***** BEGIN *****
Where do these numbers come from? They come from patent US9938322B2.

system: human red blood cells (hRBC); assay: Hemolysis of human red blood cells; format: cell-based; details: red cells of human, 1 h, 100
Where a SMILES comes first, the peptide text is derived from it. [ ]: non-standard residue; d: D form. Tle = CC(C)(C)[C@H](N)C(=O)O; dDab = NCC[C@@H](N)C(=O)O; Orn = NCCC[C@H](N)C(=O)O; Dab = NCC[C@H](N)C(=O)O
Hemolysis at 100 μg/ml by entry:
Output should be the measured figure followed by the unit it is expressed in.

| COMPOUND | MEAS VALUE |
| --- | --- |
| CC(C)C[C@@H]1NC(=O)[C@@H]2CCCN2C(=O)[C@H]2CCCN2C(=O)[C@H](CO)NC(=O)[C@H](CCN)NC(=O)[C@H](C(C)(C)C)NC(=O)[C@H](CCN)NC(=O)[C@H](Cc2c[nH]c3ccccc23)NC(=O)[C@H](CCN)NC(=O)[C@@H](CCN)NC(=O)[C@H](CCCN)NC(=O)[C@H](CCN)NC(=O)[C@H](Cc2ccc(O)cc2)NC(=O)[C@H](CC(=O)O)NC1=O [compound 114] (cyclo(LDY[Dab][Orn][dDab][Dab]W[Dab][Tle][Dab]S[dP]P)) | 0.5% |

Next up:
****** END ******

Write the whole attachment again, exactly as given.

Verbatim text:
Where do these numbers come from? They come from patent US9938322B2.

system: human red blood cells (hRBC); assay: Hemolysis of human red blood cells; format: cell-based; details: red cells of human, 1 h, 100
Where a SMILES comes first, the peptide text is derived from it. [ ]: non-standard residue; d: D form. Tle = CC(C)(C)[C@H](N)C(=O)O; dDab = NCC[C@@H](N)C(=O)O; Orn = NCCC[C@H](N)C(=O)O; Dab = NCC[C@H](N)C(=O)O
Hemolysis at 100 μg/ml by entry:
Output should be the measured figure followed by the unit it is expressed in.

| COMPOUND | MEAS VALUE |
| --- | --- |
| CC(C)C[C@@H]1NC(=O)[C@@H]2CCCN2C(=O)[C@H]2CCCN2C(=O)[C@H](CO)NC(=O)[C@H](CCN)NC(=O)[C@H](C(C)(C)C)NC(=O)[C@H](CCN)NC(=O)[C@H](Cc2c[nH]c3ccccc23)NC(=O)[C@H](CCN)NC(=O)[C@@H](CCN)NC(=O)[C@H](CCCN)NC(=O)[C@H](CCN)NC(=O)[C@H](Cc2ccc(O)cc2)NC(=O)[C@H](CC(=O)O)NC1=O [compound 114] (cyclo(LDY[Dab][Orn][dDab][Dab]W[Dab][Tle][Dab]S[dP]P)) | 0.5% |

Next up: